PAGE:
This tax season, returns have been uncommonly low, and everyone has noticed. If you tuned into episode 116r of the Choose FI podcast, you know why that’s not necessarily a bad thing.
But for those who didn’t listen, this post will cover why you should try to get your next year’s tax return under $100. I’ll also discuss methods for doing so.
Without further ado, let's get started!
Why Refunds Were Down This Year
First things first, we need to talk about how tax returns work, which is exactly what Brad and Jonathan do in the episode. There are two key tax terms we need to break down:
- Tax Liability. Your tax liability is the total amount you owe after filing.
- Tax Withholding. Your tax withholding is what you send to the government for taxes throughout the year.
If your tax withholding is larger than your tax liability–meaning you overpay the government–you get a refund for the difference. The refund you get is YOUR money that YOU overpaid. It’s not money the government gives you simply for being a good taxpayer.
Now let’s apply all that to why refunds are down this year. Thanks to the new tax law, your tax liability is the same, but the withholding table has changed.
In other words, refunds are down this year because withholdings are down. That means less money comes out of your paycheck each month, but it also means less money in your refund at the end of the year.
Why That’s A Good Thing
Finally, onto the good part–why it’s good that your refund is smaller.
As any member of the FI community knows, we like to optimize our lives. That means making our money work for us at all times.So, if you’re aiming to optimize your life, not giving the government too much money means you can put your money to work rather than waiting until the end of the year to get a return and blowing that money on something frivolous.
“Americans want tax refunds because getting money on April 15 feels like a bonus”
This reiterates Brad and Jonathan's point: The money you get back at the end of the year was money that was being taken out of your paycheck throughout the year. It's not a bonus like a lot of folks think. It's the government returning your money.
When you receive a lower refund, that means you've kept more of your money throughout the year. And that, in turn, means you have more money available to work for you on your path to FI.
In a minute, I'll talk about a couple of things you can do with your money so you earn more. But first, let's discuss how to do it.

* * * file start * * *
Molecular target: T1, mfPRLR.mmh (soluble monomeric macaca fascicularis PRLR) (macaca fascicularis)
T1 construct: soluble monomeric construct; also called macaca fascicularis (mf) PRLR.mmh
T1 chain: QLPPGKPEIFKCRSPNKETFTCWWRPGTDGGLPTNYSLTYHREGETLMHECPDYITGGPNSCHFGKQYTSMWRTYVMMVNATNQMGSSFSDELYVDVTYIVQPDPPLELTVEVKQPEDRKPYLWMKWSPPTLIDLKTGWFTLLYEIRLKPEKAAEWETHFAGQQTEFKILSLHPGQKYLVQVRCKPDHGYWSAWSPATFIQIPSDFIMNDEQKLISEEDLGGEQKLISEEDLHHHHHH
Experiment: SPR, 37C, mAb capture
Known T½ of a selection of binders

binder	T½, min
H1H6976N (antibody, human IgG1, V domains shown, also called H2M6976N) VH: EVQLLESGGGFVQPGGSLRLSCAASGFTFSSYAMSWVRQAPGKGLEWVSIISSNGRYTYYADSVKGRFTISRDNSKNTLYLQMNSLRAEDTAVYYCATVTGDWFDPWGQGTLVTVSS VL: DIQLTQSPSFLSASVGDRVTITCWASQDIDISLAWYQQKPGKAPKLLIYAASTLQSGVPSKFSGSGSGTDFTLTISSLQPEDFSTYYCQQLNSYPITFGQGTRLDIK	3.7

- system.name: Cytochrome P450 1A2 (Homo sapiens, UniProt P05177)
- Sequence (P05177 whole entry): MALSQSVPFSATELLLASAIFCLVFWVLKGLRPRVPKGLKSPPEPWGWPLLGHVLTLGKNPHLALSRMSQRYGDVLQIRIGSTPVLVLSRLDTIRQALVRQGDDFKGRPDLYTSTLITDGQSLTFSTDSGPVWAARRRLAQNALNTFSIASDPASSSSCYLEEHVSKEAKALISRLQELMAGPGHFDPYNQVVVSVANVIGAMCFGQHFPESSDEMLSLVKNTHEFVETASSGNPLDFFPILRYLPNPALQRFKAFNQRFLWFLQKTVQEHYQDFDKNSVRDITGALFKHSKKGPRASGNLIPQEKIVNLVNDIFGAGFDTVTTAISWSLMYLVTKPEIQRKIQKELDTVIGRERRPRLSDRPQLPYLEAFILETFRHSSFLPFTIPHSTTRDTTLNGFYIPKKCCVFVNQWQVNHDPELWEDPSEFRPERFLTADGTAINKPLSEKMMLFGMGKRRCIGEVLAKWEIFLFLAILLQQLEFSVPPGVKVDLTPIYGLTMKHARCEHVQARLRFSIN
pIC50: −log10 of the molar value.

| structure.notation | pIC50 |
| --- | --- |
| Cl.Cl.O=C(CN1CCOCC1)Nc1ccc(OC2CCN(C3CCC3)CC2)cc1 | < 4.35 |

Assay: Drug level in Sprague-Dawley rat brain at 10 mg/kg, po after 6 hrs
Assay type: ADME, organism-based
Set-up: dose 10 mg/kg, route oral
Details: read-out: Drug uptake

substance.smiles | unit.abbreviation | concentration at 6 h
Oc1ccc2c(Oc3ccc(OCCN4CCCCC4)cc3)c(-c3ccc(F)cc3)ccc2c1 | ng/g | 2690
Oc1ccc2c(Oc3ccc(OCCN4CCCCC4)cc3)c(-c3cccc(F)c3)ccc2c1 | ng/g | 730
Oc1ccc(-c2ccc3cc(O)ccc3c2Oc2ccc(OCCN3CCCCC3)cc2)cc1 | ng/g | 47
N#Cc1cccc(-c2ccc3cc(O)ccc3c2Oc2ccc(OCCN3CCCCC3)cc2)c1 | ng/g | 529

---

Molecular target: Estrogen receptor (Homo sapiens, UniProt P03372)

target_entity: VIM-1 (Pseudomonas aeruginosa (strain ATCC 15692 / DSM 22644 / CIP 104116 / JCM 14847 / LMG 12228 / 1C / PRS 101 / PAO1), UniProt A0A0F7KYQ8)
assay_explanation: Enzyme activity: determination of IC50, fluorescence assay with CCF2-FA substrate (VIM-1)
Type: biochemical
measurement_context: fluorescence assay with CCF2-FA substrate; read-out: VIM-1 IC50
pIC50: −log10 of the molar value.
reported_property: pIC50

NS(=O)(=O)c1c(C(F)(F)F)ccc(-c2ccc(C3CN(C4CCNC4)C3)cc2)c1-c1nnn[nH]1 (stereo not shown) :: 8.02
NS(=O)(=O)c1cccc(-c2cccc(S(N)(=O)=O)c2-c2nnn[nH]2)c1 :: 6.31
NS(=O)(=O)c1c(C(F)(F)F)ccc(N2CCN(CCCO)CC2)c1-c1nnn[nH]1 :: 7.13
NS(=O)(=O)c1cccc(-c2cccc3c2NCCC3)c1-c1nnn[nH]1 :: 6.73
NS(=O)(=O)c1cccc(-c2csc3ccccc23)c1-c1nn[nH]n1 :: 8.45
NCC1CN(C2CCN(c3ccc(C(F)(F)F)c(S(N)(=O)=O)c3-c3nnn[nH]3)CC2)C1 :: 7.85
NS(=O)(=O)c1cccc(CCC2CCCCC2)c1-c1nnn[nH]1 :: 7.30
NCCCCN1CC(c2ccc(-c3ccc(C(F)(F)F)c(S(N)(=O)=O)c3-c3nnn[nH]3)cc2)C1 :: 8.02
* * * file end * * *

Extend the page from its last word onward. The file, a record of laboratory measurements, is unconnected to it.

How To Get Your Tax Return Under $100 Next Year
In Episode 116r, Brad and Jonathan talk about getting your return under $100, or at least smaller than it may have been in the past. Let's talk about how to do that.
Figure Out How Much You Need To Pay In Taxes
Here's a simple four-step process to do that:
- If you know your projected paycheck, plug that income into a tax calculator. That will tell you what you'll owe in federal taxes at the end of the year.
- Look at your last paycheck and calculate the taxes withheld up to this point. Compare what you know you’re going to owe at the end (the number from the tax calculator) with how much has been withdrawn.
- Determine how many pay periods you have left in the year.
- Divide how much you'll owe by the number of pay periods you have left and that will give you how much you should be sending the government.
Adjust Your W-4
After you determine how much you should be sending to the IRS, you need to adjust your W-4.
As a general rule, the more “allowances” you claim, the less that's withheld from your paycheck. You can use this withholding calculator to determine what number you should put down for withholdings on your W-4.
While everyone can benefit from reviewing their W-4 withholdings, it's especially important to do so if you experience a major life event like getting married or having a child.
What To Do With Your Money Throughout The Year
Since you'll have more access to your money rather than giving it to the government to hold onto, you should absolutely consider investing. If you didn't know already, Brad and Jonathan are huge proponents of index investing. Their advice is:
“Buy an ultra-low-cost diversified index fund and continue to purchases new shares automatically on a set time schedule.”
This is a strategy for long-term investing, so if you're looking to spend this money soon, focus elsewhere.
Low-cost index funds typically have minimal fees, especially compared to mutual funds (although it's important to invest in those, too). Mutual fund expense ratios typically range between 0.5%–1%, while index funds typically have an expense ratio under 0.2%.
Obviously, there are plenty of other investing roads as well, including but not limited to:
Next to investing, saving your money in the right accounts can help you earn a little extra cash; not nearly as much as investing would, but it's still something.
Tax refunds were lower this year, and it made a lot of folks pretty angry. But most people miss the big picture: tax refunds result from money being taken out of our paychecks each month, and now, less is being taken out.
If you remember to adjust your W-4 and calculate how much you should owe the government, you can make the new W-4 withholding change work for you.
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